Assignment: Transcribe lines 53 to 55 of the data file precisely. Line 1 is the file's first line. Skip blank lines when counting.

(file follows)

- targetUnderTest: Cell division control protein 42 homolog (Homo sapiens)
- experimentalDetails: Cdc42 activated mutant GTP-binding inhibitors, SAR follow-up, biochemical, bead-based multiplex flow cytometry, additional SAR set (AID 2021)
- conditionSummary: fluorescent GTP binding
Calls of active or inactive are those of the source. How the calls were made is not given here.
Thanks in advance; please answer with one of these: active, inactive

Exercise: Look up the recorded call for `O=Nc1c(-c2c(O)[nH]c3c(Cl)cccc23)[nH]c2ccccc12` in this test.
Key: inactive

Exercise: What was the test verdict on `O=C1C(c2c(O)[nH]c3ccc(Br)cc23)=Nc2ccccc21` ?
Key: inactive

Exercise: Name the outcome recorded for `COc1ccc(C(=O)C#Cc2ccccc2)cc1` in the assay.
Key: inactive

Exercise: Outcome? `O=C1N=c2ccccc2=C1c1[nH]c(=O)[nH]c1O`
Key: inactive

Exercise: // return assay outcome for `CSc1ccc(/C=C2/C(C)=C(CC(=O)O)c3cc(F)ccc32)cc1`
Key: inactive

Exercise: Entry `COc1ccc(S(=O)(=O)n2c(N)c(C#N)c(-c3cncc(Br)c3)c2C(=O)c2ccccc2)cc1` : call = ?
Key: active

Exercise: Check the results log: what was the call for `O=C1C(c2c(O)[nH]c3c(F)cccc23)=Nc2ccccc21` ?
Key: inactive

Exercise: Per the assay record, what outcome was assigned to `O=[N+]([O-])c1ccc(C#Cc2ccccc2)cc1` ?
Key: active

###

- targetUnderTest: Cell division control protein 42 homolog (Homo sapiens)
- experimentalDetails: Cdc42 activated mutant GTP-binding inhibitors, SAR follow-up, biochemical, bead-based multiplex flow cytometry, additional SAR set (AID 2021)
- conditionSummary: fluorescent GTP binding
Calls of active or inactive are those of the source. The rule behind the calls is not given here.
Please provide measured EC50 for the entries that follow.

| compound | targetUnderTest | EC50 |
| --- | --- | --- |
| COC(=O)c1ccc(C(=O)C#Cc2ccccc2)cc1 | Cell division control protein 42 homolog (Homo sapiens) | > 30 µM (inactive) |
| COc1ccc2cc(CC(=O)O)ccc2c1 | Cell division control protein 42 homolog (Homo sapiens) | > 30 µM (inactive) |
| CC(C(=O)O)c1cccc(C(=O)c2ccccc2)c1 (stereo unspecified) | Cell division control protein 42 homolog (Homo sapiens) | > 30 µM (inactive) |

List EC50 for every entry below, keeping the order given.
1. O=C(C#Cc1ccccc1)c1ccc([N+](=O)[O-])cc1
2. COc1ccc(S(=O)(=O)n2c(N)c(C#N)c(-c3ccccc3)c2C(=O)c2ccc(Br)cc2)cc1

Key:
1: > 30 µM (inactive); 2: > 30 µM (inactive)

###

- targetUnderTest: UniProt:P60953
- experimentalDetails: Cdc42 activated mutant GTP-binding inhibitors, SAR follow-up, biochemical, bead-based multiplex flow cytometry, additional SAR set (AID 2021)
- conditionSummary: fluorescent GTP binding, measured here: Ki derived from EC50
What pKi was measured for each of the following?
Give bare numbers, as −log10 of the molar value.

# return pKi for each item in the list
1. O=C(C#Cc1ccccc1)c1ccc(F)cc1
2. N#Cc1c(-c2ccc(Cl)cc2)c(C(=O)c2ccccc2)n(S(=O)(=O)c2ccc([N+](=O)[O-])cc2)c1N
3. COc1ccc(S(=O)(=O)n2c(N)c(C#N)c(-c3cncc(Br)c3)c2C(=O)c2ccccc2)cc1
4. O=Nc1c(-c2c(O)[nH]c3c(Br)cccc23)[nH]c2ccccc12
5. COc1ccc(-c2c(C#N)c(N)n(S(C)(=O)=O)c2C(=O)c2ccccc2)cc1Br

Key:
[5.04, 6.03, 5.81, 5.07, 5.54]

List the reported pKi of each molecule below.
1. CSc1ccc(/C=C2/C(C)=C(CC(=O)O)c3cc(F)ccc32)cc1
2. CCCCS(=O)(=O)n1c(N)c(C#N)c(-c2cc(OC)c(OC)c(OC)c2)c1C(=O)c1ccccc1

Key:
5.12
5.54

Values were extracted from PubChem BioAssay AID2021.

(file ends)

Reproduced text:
1. CSc1ccc(/C=C2/C(C)=C(CC(=O)O)c3cc(F)ccc32)cc1
2. CCCCS(=O)(=O)n1c(N)c(C#N)c(-c2cc(OC)c(OC)c(OC)c2)c1C(=O)c1ccccc1

Key: